Below is a list of possible causes we assess for every Optimal Health Blueprint client before creating customized protocols for their unique body, personality, and lifestyle.

1. Poor Nutrition

It may surprise you to find out that the actual act of digestion has many nutritional requirements.

Production of everything from your stomach acid to your enzymes and bile all require specific nutrients in order to be synthesized within your digestive system.

If you do not get enough of the nutrients necessary to produce these digestive juices, the food you are eating may pass through you without being properly broken down and absorbed. And this can lead to further nutritional insufficiencies that can affect every cell in the body.

And don’t forget cellular dysfunction leads to chronic illness and disease.

2. Poor Breakdown

As mentioned above, digestive juices such as stomach acid (also known as hydrochloric acid,) play a key role in proper digestion.

But hydrochloric acid isn’t just affected by your nutritional intake.

Things like chronic stress, medications, alcohol, and some parasitic infections can all lower hydrochloric acid.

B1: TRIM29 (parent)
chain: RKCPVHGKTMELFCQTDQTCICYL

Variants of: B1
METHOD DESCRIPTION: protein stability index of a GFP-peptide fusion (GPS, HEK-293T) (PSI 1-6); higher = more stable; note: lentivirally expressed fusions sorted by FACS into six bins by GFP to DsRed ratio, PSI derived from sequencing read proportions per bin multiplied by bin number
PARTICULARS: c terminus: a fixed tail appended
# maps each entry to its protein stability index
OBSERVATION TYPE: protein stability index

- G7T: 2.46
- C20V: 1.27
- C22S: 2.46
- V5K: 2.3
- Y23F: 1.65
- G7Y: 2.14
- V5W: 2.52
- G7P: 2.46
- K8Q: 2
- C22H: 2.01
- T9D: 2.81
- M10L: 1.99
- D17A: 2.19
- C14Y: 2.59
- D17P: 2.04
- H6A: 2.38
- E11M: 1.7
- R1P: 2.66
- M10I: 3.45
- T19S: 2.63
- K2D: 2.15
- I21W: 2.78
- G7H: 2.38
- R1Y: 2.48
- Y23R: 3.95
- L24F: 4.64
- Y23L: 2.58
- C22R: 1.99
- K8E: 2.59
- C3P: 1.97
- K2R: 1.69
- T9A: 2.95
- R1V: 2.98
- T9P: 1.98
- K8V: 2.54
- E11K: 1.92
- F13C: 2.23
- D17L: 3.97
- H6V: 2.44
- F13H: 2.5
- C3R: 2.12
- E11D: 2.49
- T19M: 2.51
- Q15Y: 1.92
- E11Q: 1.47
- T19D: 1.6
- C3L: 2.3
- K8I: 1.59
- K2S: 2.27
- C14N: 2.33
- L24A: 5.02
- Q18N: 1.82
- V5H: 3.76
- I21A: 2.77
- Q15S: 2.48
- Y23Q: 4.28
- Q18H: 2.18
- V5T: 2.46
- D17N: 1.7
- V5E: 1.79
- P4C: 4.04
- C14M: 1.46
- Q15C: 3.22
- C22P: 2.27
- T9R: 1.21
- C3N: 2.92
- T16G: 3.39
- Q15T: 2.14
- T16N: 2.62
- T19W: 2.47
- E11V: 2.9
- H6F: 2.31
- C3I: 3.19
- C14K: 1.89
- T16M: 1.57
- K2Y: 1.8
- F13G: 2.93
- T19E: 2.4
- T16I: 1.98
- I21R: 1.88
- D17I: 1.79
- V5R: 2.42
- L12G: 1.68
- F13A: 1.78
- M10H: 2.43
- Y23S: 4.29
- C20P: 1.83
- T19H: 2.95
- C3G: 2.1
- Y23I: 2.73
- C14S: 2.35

When food isn’t broken down enough, it can’t be properly absorbed. But that’s not the only problem this can’t cause.

When food doesn’t get properly broken down in the stomach, it can cause it to ferment, leading to bloating, cramping and heartburn.

Also, when food isn’t properly broken down and manages to pass through your intestinal walls (due to leaky gut), your immune system will not recognize it. And anything your immune system doesn’t recognize, it will attack (produce antibodies).

This can lead to widespread or systemic inflammation – causing not just G.I. symptoms but anything from achy joints to sinus issues and even skin problems.

3. Poor Absorption

Intestinal microvilli

So, we now know that poor absorption can be caused by poor breakdown. But poor absorption can also be caused by damage to the microvilli or brush border of your intestinal wall.

The microvilli are many, many, many, teeny, tiny finger-like projections that line the wall of your intestines. They not only produce additional digestive enzymes but provide the appropriate pathway to absorb nutrients once properly broken down.

Damage to the brush border will hinder its ability to produce these enzymes and absorb nutrients.